Country Pate with Beer & Fennel

This fairly coarse textured pate was adapted by a friend from an old recipe containing hefty amounts of veal and bacon. Her slimmed down version is moist and delicious, we served it as an appetizer Christmas day. The plate pictured has a slice of  pate from the recipe below, slices of crunchy Pickled Elephant Garlic, a zesty pickle, pickled beets, mustard, bread, fig jam and Keane’s fresh sauerkraut. I like the fact this recipe is for two pans of pate, the second one goes with us to a gathering later this week. There’s a fine line between pate’ and meatloaf and I think compression with a heavy weight as it cools produces is key to success.

This is a long and detailed recipe and it’s best to read through before beginning. A few sips of beer will help the cook along with preparation. I strongly advise you use the meat thermometer to test that temperature in center of each loaf reaches 165 F before removing from oven.

Ingredients:

  • 5 tablespoons butter
  • 2 large onions, chopped
  • 5 cloves garlic, minced
  • 1 ½ cups fresh parsley leaves, minced, or run in processor
  • ½ cup shelled pistachios
  • 2 tablespoons fennel seeds
  • 3 pounds sweet Italian turkey sausage, removed from casings
  • 2 cups beer, not too bitter
  • 1 pound ground chicken breast
  • Eight oz. of baguette or rustic Italian bread crumbed in a processor
  • 1 rounded tablespoon Nichols Malibu seasoning or two teaspoons marjoram and a half teaspoon each of oregano and sage.
  • 4 or 5 large eggs
  • salt and freshly ground pepper
  • 10 whole bay leaves

Preparation:

  1. Melt the butter in a large skillet over medium-high heat. Add the onions, garlic, and scallions and cook until soft and translucent, about 7 minutes, stirring occasionally. Transfer the onion mixture to a large mixing bowl. Stir in the parsley, pistachios and fennel seeds.
  2. Saute the sausage in two batches in the same skillet over medium-high heat. Cook each batch for 2 or 3 minutes, crumbling the sausage into smaller pieces with the back of a  wooden spoon. Add ½ cup of beer to each batch and cook just until the sausage is no longer pink. Add each batch to the mixing bowl and stir to combine with the onions.
  3. Add the ground chicken breast to the same skillet and cook with another ½ cup beer just until the chicken turns white. Add to the mixing bowl.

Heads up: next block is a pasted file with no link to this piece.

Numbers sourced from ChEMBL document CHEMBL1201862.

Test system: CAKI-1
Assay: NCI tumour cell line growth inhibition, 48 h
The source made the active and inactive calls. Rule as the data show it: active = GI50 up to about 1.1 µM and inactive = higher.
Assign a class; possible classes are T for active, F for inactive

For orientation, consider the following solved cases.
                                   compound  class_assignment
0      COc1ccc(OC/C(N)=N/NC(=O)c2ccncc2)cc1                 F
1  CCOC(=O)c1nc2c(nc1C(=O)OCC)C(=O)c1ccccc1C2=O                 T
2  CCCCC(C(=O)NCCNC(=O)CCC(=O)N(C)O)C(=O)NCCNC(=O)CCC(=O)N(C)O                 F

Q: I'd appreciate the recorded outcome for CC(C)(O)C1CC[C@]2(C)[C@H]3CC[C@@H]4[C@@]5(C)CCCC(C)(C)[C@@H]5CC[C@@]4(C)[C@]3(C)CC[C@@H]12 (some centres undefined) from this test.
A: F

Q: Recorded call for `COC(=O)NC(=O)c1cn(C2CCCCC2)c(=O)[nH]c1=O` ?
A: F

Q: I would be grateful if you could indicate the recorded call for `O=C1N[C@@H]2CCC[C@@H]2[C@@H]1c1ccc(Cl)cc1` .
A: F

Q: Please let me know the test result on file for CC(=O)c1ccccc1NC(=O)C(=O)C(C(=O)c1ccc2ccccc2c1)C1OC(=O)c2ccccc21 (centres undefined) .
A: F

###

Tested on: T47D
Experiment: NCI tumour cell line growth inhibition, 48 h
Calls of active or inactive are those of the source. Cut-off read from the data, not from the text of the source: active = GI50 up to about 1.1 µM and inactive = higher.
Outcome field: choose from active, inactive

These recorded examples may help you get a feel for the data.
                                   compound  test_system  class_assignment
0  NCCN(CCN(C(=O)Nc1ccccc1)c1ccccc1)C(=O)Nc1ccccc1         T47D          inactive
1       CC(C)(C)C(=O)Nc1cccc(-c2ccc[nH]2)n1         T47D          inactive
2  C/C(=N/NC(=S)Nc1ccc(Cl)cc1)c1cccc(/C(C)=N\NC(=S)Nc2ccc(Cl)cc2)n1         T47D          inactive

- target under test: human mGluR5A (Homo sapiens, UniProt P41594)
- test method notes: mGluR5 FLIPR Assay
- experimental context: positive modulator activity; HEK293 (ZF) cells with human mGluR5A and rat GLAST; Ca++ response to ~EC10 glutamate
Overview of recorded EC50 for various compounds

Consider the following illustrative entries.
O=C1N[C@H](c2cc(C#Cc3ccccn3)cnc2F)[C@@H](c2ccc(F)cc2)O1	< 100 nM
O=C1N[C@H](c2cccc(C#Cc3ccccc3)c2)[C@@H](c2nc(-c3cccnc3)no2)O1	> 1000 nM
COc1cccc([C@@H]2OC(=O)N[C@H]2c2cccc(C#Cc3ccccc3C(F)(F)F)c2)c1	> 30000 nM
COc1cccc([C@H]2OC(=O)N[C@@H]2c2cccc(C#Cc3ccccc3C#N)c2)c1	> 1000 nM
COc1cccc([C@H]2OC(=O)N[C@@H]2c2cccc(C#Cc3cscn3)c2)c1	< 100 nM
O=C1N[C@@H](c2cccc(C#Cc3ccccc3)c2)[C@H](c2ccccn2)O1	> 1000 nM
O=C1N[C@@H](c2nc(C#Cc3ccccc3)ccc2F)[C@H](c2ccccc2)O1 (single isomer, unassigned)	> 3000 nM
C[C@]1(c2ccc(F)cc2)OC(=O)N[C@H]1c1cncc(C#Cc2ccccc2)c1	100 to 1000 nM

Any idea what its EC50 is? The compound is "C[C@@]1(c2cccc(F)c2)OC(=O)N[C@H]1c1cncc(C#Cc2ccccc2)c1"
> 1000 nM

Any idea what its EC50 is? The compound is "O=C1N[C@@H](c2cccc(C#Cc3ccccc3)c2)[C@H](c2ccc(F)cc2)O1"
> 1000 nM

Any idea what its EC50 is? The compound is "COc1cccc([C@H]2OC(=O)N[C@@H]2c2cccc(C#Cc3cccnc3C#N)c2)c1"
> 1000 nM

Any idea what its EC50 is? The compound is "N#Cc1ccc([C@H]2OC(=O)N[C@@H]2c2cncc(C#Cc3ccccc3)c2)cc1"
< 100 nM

4. Add breadcrumbs, herbs, and the remaining ½ cup beer. Cook, stirring constantly, for 30 seconds and then add to the mixing bowl. (If you’ve overcooked your sausage and there are large clumps either let it cool a bit and break apart with your fingers or run in your processor.)
  5. Add 4 eggs to the pate mixture and beat to make a moist but not wet, meat-loaf-like mixture. Add the last egg if necessary to bind the mixture. Season with salt and fresh ground black pepper. Test for taste by cooking a small bit in the microwave or skillet.
  6. Preheat the oven to 325 degrees F.
  7. Line each pan with parchment paper covering both the sides and bottom. Let the ends of the paper hang over the edges of the pan. Place 3 bay leaves in a row down the center of each of two 9 x 3 inch loaf pans.
  8. Pack the pate mixture into each pan, pressing down firmly with your hands or a spatula. Place two bay leaves on top of each pate.  Cover the top each pate with a sized to fit piece of parchment paper.
  9. Bake the pates for 1 ½ hours or until internal temperature from a thermometer it has reached a safe temperature of 165 degrees. Remove the pate’s from the oven and weight for several hours as they cool. I recommend placing a bread pan on top of each pate and a couple bottles of wine as weights. Refrigerate for several hours.
  10. To unmold the pate remove the top piece of parchment paper run a knife around the sides of each pan and invert the pate onto a clean surface. Remove remaining parchment paper.
  11. This pate will keep up to 2 weeks foil wrapped in the refrigerator. The pate can also be frozen, tightly wrapped in a plastic wrap and then in aluminum foil, up to 2 months.
  12. Makes two 9 x 3 inch pate’s.
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One Response

  1. Whenever I read beer – I’m here!

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